UPDATE 1pm: QBE Insurance will cut hundreds of staff as it streamlines its global operations, but insists there will be no mass redundancies.
Six months after taking over as chief executive, John Neal gave the first details of his plan to cut at least $US250 million in costs for the global insurance giant within three years.
That came as QBE posted an eight per cent rise in full year profit, but cut its dividend as ongoing catastrophe costs in the United States weighed on the company.
Mr Neal said QBE plans to create “dedicated centres of excellence” to manage work currently replicated across its businesses in Australia and New Zealand, North America and Europe.
Those centres are likely to be in Manila in the Philippines and Bangalore in India, where QBE currently employs about 700 people.
"We are still going through and formulating the plans as to what will be the impact of the operational transformation program and how we'll look at jobs that we relocate offshore,” he told reporters.
The number of jobs to be cut is also yet to be finalised, although Mr Neal said 700 was “in the ball park”.
QBE employs 17,000 people worldwide, including about 3000 in Australia, plus about 1000 contractors.
The company has an average staff turnover of 10 per cent each year, so most of the job cuts could come from natural attrition and a decrease in reliance on contractors, Mr Neal said.
"That doesn't mean in some areas of the business there won't be some tough decisions to make. Inevitably there will be,” he said.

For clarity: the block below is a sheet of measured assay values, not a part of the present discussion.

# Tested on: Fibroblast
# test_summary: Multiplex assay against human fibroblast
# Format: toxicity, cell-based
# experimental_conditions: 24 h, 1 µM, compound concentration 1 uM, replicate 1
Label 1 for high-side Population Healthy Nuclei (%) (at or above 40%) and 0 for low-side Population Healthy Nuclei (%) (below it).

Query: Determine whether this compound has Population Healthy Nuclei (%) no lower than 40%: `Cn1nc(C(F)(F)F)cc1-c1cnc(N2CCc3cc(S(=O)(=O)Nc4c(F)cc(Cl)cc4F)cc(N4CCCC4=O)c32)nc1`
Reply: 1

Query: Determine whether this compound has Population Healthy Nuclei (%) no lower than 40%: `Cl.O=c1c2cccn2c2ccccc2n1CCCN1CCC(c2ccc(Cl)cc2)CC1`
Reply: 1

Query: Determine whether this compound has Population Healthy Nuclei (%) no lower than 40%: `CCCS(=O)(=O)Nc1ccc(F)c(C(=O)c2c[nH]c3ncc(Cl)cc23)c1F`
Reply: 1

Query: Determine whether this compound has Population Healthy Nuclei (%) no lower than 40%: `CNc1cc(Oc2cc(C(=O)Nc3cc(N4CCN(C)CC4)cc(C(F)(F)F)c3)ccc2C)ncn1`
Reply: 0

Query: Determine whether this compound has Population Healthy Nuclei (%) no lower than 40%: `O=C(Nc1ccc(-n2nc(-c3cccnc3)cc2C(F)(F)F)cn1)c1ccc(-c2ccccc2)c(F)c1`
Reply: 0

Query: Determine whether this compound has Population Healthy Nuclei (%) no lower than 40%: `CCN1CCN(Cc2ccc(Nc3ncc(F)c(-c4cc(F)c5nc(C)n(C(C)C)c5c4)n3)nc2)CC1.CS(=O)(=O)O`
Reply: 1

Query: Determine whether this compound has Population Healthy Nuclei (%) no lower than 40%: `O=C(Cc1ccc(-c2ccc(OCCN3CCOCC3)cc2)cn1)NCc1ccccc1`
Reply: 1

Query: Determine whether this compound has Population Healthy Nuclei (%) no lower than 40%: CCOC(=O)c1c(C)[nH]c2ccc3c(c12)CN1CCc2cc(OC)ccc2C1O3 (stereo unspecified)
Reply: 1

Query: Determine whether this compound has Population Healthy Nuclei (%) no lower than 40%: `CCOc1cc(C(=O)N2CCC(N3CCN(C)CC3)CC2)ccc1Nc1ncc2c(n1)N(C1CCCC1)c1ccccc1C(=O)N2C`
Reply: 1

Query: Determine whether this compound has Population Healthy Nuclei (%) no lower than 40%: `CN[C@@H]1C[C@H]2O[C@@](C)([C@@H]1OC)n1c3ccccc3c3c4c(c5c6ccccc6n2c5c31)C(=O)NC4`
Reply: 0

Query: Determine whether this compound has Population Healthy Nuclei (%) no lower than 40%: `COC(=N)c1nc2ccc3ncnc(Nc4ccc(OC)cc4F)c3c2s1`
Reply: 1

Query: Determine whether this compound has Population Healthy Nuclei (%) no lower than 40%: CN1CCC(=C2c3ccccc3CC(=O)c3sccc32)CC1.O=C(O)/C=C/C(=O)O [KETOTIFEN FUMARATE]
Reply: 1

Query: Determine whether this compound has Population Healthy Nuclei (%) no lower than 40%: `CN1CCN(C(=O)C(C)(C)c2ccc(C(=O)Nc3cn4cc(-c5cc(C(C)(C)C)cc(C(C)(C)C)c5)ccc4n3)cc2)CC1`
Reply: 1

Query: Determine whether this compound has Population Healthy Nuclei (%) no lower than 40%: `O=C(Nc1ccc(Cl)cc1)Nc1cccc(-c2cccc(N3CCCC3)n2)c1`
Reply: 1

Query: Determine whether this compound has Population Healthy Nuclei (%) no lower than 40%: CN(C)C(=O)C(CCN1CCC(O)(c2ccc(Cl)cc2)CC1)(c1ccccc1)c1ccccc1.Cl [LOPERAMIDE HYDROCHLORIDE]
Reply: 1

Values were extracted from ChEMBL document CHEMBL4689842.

QBE made a net profit of $US761 million ($A741.97 million) in the year to December 31, up from $US704 million in the previous corresponding period.
Its Australian business posted a vastly improved performance from 2011 as catastrophe claims were significantly lower.
But in North America the company suffered from ongoing developments from claims in previous years, and measures to exit unprofitable areas.
Premium rises helped to compensate for some of those costs, and further premium hikes of five to 6 per cent are forecast in 2013.
The company has also cut the ratio of profits it intends to pay to shareholders, from up to 70 per cent to 50 per cent.
QBE declared a fully franked final dividend of 10 cents per share in 2012, down from a partly franked 25 cent dividend in the previous year.
Morningstar analyst David Ellis said QBE's changes announced this morning should provide growth in coming years.
"We believe QBE is facing much improved conditions with 5 per cent forecast insurance premium increases, a major cost out program to improve productivity and the eventual increase in Northern Hemisphere interest rates,” he said.
QBE is targeting an underlying insurance profit margin of 11 per cent in 2013, which compares to eight per cent in 2012.The company's shares were down 43 cents, or 3.3 per cent, to $12.83 at $12.83 shortly before the close of trade.